This edition of Astrophil and Stella is made possible through the generosity of Professor William A. Ringler, Jr., and the Clarendon Press, Oxford. Like Ringler's, it is based on the fine text contained in the 1598 folio of The Countess of Pembroke's Arcadia (STC 22541), though it retains the stanzaic arrangement of the sonnets in that edition, which Ringler has abandoned in his definitive The Poems of Sir Philip Sidney [Oxford Univ. Press, 1962]. Ringler feels that the pirated quartos and two of the manuscripts he collated. . .derive from earlier, more reliable sources than were available to the editors of the 1598 folio, even though the printers of the quartos introduced errors not found in the folio. He preserves the Elizabethan spelling, though he places no reliance on the punctuation.
In the present edition, both spelling and punctuation have been modernized in accordance with principles adopted by the most competent editors of Shakespeare, notably the editors of the New Arden edition. These principles demand that peculiarly Elizabethan forms be retained only when they affect sound or sense in a substantive way. In all other cases a normal modern spelling or pointing is substituted. I have tried to retain any usage expressive of the poet's intentional ambiguity.
(3) From Carl Dennis's introduction to the photographic facsimile of the 1590 edition of The Covntesse of Pembrokes Arcadia, Written by Sir Philippe Sidnei., Kent State University Press, 1970:
I have chosen the printed text of 1590 to be the text of this edition of the Arcadia because it is more authentic and coherent than the composite edition of 1593. The later text was obtained by the editors, adding to the 1590 edition the last three books of the unrevised original Arcadia.* This addition completes the story but undermines the internal logic of Sidney's incomplete revision. It makes no attempt to resolve the martial struggles of Book III, toward which the entire action of the revision leads, dismissing the conflict in a sentence. [more inconsistencies follow]. . .
*The introduction to Sidney's Arcadia in the Norton Anthology contains the following statement:To everyone: Check everything. I am not responsible for correcting your work; you are.
When the "Old Arcadia" was completed, Sidney began to recast and expand it, but left the revision unfinished. This revised fragment, almost three books, is known as the "New Arcadia;" it was published in 1590. In 1593 the Countess of Pembroke [Sydney's sister] republished it with slight changes and added the last three books of the "Old Arcadia." (The complete "Old Arcadia" was not published until the twentieth century.)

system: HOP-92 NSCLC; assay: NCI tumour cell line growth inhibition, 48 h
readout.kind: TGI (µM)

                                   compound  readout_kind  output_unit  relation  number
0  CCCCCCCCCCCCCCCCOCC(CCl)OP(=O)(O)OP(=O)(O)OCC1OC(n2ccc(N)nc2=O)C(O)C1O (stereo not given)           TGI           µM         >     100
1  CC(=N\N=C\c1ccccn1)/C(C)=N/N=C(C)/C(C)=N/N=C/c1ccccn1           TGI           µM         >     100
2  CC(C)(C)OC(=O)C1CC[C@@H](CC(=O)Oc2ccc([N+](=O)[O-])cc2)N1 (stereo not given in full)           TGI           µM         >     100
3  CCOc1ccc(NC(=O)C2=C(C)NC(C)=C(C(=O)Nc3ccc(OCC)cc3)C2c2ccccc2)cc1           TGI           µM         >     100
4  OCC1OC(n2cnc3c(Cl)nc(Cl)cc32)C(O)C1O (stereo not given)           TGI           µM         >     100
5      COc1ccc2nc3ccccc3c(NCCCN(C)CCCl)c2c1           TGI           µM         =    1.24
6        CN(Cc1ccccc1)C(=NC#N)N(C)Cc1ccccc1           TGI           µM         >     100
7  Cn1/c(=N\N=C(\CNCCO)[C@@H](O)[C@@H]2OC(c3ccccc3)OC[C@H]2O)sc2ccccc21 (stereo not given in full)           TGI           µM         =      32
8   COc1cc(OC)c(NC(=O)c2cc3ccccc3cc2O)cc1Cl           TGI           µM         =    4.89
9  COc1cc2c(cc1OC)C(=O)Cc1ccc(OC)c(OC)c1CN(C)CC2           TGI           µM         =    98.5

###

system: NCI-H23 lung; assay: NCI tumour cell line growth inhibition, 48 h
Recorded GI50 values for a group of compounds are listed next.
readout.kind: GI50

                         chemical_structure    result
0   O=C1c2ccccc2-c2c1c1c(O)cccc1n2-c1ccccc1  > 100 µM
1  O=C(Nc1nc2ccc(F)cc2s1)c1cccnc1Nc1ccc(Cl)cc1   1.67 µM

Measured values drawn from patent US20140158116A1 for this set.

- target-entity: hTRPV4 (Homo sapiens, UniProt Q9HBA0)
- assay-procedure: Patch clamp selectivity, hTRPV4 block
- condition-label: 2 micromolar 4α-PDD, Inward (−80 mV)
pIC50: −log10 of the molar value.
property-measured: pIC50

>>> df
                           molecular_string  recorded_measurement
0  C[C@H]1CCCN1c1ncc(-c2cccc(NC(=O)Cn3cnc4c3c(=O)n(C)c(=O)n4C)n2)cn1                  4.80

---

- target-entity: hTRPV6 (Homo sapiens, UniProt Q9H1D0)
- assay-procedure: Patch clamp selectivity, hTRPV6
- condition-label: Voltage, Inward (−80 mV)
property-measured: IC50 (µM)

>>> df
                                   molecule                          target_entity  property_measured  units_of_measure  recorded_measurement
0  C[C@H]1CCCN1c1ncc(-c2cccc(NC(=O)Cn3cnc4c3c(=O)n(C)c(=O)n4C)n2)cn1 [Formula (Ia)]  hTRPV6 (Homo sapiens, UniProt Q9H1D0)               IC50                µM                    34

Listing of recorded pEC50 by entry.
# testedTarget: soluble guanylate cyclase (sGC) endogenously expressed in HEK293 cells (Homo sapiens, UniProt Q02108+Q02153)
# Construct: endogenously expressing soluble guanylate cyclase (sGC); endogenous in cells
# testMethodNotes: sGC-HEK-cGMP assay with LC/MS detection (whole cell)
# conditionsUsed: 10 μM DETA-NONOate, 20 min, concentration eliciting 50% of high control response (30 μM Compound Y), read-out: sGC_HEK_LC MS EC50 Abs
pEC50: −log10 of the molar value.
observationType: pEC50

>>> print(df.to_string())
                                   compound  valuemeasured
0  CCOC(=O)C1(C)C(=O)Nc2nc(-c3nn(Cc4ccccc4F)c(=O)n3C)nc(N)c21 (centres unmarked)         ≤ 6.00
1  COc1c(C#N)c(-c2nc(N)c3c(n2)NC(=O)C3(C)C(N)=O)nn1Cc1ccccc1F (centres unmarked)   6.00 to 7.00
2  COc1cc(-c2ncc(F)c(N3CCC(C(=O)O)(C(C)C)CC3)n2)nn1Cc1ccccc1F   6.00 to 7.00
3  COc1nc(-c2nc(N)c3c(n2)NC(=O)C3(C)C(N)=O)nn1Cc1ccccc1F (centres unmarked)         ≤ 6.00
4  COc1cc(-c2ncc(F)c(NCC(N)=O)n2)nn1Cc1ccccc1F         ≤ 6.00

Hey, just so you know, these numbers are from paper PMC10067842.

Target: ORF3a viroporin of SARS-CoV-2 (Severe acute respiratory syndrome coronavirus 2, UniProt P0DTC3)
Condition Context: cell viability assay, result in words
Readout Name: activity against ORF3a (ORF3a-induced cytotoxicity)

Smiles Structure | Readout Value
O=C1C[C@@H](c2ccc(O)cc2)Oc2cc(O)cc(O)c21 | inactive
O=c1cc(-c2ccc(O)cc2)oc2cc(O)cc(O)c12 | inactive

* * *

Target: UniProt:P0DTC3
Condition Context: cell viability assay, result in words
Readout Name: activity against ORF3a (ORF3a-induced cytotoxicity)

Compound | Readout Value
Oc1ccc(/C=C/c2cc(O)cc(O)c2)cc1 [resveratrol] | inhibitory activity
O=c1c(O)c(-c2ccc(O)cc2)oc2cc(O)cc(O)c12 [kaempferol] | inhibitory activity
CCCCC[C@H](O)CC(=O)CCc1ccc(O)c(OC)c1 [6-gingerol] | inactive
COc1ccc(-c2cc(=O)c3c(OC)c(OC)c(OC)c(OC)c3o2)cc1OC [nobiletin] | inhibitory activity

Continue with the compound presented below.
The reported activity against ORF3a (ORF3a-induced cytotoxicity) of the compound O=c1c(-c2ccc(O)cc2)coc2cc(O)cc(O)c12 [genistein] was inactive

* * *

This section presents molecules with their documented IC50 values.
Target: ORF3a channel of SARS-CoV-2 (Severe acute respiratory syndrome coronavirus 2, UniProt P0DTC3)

Answer fifteen. Be brief (in some--not all--cases a word or phrase will do). You may do them in any order, so number your answers and do not repeat the questions.
List I List IIShort essays--75 points
1. variorum 1. web-fed press 2. TLS 2. pirated text 3. font 3. embrittled 4. octavo 4. a bastard script 5. codex 5. accidental 6. incunabulum 6. Aldus Manutius 7. colophon 7. sans-serif 8. collation 8. philology 9. minuscule 9. eclectic editing 10. black letter 10. cursive 11. Baskerville 11. paleography 12. private press 12. provenance 13. etymology 13. facsimile 14. codex 14. DNB 15. descriptive bibliography 15. compositor's stick 16. microform 16. textual notes
Answer ten. Answers should be 4-5 sentences, or as appropriate (whatever it takes to answer the question). Number your answers but do not repeat the questions. You may do them in any order. Be concise; you will not get credit for irrelevant information.
1. What advantages does the rotary press have over the earlier reciprocal (platen) press?
2. What sorts of solutions are librarians considering to solve some of the many problems presented to them by books produced between about 1850 and the present?
3. Explain the "offset" printing method.
4. If you compared a late medieval manuscript with an uncunable, what would you be likely to discover?
5. Explain how a watermark was produced in early book paper. Is it produced the same way today?
6. Why is a medieval binding usually stronger than a modern binding?
7. Explain the salient differences between Monotype, Linotype, and stereotype. During what period was each used?
8. What are some of the problems the idea (or ideal) of "authorial intention" raises?
9. Of what use is a sound knowledge of printing history?
10. What gives a text "authority" for an editor?
11. Explain how the performance of medieval plays can aid scholars working on early drama.
12. What are some of the kinds of skills vital to good, solid literary research?